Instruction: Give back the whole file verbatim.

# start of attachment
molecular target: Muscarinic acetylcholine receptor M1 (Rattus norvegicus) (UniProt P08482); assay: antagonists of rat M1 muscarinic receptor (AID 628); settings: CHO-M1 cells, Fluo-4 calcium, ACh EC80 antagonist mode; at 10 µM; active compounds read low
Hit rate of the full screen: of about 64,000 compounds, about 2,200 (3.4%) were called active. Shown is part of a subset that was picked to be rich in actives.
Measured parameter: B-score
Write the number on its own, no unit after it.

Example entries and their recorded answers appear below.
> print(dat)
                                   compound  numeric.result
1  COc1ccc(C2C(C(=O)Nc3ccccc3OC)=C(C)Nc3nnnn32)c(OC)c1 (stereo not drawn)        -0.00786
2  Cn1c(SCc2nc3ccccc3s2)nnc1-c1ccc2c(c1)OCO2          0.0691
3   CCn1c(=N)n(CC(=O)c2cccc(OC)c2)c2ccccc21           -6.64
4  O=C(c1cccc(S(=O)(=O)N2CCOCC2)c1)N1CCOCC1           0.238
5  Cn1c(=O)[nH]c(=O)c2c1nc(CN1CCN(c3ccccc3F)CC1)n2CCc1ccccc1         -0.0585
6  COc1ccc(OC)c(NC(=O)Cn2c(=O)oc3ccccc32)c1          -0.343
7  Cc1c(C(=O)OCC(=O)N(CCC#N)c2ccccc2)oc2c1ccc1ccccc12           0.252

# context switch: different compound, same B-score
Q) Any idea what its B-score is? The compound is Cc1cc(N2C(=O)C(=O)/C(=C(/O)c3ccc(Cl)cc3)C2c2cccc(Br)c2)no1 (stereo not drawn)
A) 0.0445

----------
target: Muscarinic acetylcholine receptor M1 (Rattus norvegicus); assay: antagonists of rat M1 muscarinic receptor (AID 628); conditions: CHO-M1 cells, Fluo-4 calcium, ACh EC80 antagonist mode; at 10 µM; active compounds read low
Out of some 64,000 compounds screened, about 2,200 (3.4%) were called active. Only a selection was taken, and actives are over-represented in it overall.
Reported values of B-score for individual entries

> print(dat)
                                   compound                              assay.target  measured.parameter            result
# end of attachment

molecular target: Muscarinic acetylcholine receptor M1 (Rattus norvegicus) (UniProt P08482); assay: antagonists of rat M1 muscarinic receptor (AID 628); settings: CHO-M1 cells, Fluo-4 calcium, ACh EC80 antagonist mode; at 10 µM; active compounds read low
Hit rate of the full screen: of about 64,000 compounds, about 2,200 (3.4%) were called active. Shown is part of a subset that was picked to be rich in actives.
Measured parameter: B-score
Write the number on its own, no unit after it.

Example entries and their recorded answers appear below.
> print(dat)
                                   compound  numeric.result
1  COc1ccc(C2C(C(=O)Nc3ccccc3OC)=C(C)Nc3nnnn32)c(OC)c1 (stereo not drawn)        -0.00786
2  Cn1c(SCc2nc3ccccc3s2)nnc1-c1ccc2c(c1)OCO2          0.0691
3   CCn1c(=N)n(CC(=O)c2cccc(OC)c2)c2ccccc21           -6.64
4  O=C(c1cccc(S(=O)(=O)N2CCOCC2)c1)N1CCOCC1           0.238
5  Cn1c(=O)[nH]c(=O)c2c1nc(CN1CCN(c3ccccc3F)CC1)n2CCc1ccccc1         -0.0585
6  COc1ccc(OC)c(NC(=O)Cn2c(=O)oc3ccccc32)c1          -0.343
7  Cc1c(C(=O)OCC(=O)N(CCC#N)c2ccccc2)oc2c1ccc1ccccc12           0.252

# context switch: different compound, same B-score
Q) Any idea what its B-score is? The compound is Cc1cc(N2C(=O)C(=O)/C(=C(/O)c3ccc(Cl)cc3)C2c2cccc(Br)c2)no1 (stereo not drawn)
A) 0.0445

----------
target: Muscarinic acetylcholine receptor M1 (Rattus norvegicus); assay: antagonists of rat M1 muscarinic receptor (AID 628); conditions: CHO-M1 cells, Fluo-4 calcium, ACh EC80 antagonist mode; at 10 µM; active compounds read low
Out of some 64,000 compounds screened, about 2,200 (3.4%) were called active. Only a selection was taken, and actives are over-represented in it overall.
Reported values of B-score for individual entries

> print(dat)
                                   compound                              assay.target  measured.parameter            result